One of our last adventures was rising at dawn to experience the thrill of a hot air balloon ride.  Floating and moving with the wind, our hot-air balloon flew over: the resplendent vineyard rows of Chablis; the stunning medieval village of Vezelay resting peacefully on a hill; glazed tile roofs; smaller quaint villages and nature reserves. We also followed from above parts of the marvelous watercourses of the canal, its locks and rivers which were simply awe-inspiring.  I have to say that the canal cruise was an excellent way to travel and marvel at the remarkable beauty of Burgundy!


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Warm Mediterranean breezes: From Camargue to Nice

Having lived in Texas, USA and Argentina, I am quite familiar with cowboys galloping across the Texan prairies and “gauchos” riding their horses while working the cattle along the Argentinian pampas (plains).  Still, I was not able to transfer this image to France until I went to visit the Camargue region located in the south of France resting in the midst of the largest river delta in Europe.  There the “gardians” (French cowboys) manage the local cattle herds and the Camargue’s wild horses through the marshes.

Bathed by the Rhône river delta and the Mediterranean Sea, the capital of Camargue, Saintes-Maries-de-la-Mer (Saint Marys of the Sea) is rich in folklore.  This tradition embodies a perfect concoction of legends, culture and religious rituals blended within historical accounts.  The most common legend conveys the story of the 3 Marys: Mary Magdalene, Mary Salome and Mary Jacobe, believed to be the first witnesses of Jesus’ resurrection and his empty tomb. Anecdotes describe their flight from Jerusalem to Alexandria, Egypt to escape persecution. Later, they set sail from Alexandria with Mary Magdalene’s uncle Joseph of Arimathea arriving on the French coast around this area.  There are at least 3 different versions to this story and a further personage was added, Saint Sarah who welcomed the 3 Marys into this region.  The dark-skinned Sarah, dressed in a multicolored dress and jewels, is venerated by the Roma (Gypsies).  Every May, they come from afar to celebrate their beloved saint in a colorful musical festival.   Throughout the years, the festival has attracted different artists including Bob Dylan who composed the song “One more cup of coffee” while attending the Roma celebrations. Artist such as Vincent Van Gogh was also intrigue by the area and painted the Three White Cottages in Saintes-Maries during his visit in 1888.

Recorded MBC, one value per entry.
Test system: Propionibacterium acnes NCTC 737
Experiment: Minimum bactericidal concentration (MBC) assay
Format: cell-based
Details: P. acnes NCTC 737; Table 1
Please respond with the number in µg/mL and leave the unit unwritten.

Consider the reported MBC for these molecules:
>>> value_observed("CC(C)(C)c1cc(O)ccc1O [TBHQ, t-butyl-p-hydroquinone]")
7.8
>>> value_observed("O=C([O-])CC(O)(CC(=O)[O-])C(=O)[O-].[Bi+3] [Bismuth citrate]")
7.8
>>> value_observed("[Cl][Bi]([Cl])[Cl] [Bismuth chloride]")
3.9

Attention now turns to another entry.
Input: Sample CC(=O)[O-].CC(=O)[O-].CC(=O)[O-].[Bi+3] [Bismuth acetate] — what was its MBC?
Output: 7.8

Saintes-Maries-de-la-Mer atmosphere is low key and perhaps less fashionable than other Mediterranean enclaves. Still, it exudes charm with great possibilities and activities.  There are hiking and biking routes, paragliding, deep sea fishing, sailing and horseback riding. The food products in the area enhance the gastronomic experience:  Camargue’s red rice grown in local rice fields and marshes has become a popular souvenir to take home. Meanwhile, the famous Sel de Camargue (Salt of Camargue) has an exquisite and fresh flavor that makes any raw vegetable taste deliciously savory.  Another interesting place to visit especially by bird lovers is: the Parc Naturel Régional de Camargue.  There thousands of pink rose feathered flamingos can be “watched” especially during spring and autumn.  Also, Camargue’s wild white horses, nomadic throughout the region, are one of the oldest breeds in the world and beloved by locals.  Upon entering Saintes-Maries-de-la-Mer, the first sculpture standing prominent within its square is the white and wild Camargue horse.  Its story was told in a popular French film called Crin-Blanc, (English title White Mane, 1953).

Moving along the Mediterranean coast, warm breezes takes the traveler to the fashionable and somewhat upscale city of Nice la Belle (Nice the beautiful).  The Greeks first settle in the area around 350 BC.  They named the city Nikaia (hence Nice) after the goddess of victory Nike.  Across the centuries, the city and region belonged to different nobles and crests, until finally it was annexed to France in 1860. Since then, the mild and pleasant Mediterranean climate of the area has also attracted visitors from all corners of the world. The British in particularly, often visit Nice to try to escape harsh winters and rainy seasons. Thus, the best known walkway by the sea is called Promenade des Anglais (The walkway of the British).  Artists and painters such as Marc Chagall and Henry Matisse have loved the area for its natural beauty and till this day their works can be seen at the Musée Marc Chagall and Musée Matisse and of course the prominent Musée des Beaux-Arts in Nice.